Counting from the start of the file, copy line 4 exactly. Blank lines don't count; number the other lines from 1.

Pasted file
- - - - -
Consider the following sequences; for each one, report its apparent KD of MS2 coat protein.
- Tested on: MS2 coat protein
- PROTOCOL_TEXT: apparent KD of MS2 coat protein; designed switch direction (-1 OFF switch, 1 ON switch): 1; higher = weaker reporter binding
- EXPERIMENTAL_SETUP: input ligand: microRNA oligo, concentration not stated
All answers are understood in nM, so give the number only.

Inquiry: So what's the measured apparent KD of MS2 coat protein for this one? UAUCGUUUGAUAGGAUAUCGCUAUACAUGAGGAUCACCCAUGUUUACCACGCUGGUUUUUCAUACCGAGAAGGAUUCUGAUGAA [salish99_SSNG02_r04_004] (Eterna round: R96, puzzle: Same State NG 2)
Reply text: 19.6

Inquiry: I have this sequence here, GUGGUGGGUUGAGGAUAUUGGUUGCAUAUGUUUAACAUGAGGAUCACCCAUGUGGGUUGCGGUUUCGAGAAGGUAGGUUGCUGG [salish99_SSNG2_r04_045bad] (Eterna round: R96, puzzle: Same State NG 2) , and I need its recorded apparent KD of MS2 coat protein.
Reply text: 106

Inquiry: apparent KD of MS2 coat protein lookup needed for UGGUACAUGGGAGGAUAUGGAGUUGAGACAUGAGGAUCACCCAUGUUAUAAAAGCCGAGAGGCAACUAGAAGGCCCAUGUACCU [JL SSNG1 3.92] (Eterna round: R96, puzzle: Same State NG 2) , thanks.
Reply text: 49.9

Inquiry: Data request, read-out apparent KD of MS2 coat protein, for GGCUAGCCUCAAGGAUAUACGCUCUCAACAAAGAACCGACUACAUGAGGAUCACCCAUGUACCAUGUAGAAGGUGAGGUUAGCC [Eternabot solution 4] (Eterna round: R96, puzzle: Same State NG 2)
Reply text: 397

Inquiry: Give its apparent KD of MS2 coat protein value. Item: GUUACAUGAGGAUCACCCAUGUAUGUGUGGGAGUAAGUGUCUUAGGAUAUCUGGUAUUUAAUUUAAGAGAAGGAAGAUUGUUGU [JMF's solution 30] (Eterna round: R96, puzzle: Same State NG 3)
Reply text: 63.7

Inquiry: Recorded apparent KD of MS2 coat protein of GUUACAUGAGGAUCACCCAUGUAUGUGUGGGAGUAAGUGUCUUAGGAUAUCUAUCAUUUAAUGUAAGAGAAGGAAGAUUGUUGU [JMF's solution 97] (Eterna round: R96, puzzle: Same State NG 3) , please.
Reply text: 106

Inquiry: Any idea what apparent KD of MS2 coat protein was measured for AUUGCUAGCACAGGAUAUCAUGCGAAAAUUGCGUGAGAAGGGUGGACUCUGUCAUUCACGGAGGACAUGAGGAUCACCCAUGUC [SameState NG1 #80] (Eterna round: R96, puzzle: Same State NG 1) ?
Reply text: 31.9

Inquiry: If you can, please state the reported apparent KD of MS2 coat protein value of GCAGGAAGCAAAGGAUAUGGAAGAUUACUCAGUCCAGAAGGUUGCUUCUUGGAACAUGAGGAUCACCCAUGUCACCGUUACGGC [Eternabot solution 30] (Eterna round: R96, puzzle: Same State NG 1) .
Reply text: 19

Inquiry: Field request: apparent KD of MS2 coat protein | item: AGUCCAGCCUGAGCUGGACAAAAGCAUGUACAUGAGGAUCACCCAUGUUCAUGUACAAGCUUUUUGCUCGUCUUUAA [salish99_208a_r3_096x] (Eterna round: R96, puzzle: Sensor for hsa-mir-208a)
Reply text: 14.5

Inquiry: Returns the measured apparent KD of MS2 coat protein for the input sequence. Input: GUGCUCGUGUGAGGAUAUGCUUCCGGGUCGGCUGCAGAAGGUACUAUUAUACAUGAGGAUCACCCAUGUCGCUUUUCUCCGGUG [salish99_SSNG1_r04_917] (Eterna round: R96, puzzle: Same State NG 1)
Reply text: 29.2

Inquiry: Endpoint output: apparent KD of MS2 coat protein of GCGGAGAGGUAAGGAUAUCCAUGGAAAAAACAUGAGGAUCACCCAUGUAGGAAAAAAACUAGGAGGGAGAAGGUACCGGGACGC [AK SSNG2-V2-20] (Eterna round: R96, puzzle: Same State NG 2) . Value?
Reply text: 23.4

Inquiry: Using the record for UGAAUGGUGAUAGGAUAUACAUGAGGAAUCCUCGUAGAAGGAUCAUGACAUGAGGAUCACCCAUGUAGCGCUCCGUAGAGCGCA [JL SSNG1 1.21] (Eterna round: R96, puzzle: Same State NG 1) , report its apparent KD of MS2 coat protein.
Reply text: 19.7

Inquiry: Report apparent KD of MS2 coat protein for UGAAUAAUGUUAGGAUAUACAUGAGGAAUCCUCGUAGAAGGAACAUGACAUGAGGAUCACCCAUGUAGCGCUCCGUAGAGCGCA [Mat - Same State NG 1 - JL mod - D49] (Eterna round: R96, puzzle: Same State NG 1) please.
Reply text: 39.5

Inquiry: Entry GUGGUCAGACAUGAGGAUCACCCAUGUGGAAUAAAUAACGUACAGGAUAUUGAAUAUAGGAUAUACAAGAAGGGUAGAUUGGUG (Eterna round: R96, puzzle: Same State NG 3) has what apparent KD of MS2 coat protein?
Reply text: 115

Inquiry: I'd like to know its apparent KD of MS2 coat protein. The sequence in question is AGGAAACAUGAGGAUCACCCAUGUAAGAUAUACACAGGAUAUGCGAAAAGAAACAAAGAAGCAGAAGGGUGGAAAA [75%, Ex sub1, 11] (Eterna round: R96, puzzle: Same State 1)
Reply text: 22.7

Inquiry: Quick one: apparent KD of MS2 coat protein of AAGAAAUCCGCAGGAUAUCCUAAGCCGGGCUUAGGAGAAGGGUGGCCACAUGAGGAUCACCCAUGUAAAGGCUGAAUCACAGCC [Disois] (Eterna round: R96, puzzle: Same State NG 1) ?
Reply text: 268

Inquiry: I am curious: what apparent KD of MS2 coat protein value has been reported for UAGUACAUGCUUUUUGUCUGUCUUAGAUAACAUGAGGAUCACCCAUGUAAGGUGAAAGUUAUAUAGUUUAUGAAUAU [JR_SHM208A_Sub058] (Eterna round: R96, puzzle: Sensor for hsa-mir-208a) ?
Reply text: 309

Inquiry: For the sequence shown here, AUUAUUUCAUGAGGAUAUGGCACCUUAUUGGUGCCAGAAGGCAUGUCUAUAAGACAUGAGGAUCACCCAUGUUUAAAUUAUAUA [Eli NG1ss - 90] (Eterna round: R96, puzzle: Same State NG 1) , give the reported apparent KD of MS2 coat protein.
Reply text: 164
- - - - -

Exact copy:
- EXPERIMENTAL_SETUP: input ligand: microRNA oligo, concentration not stated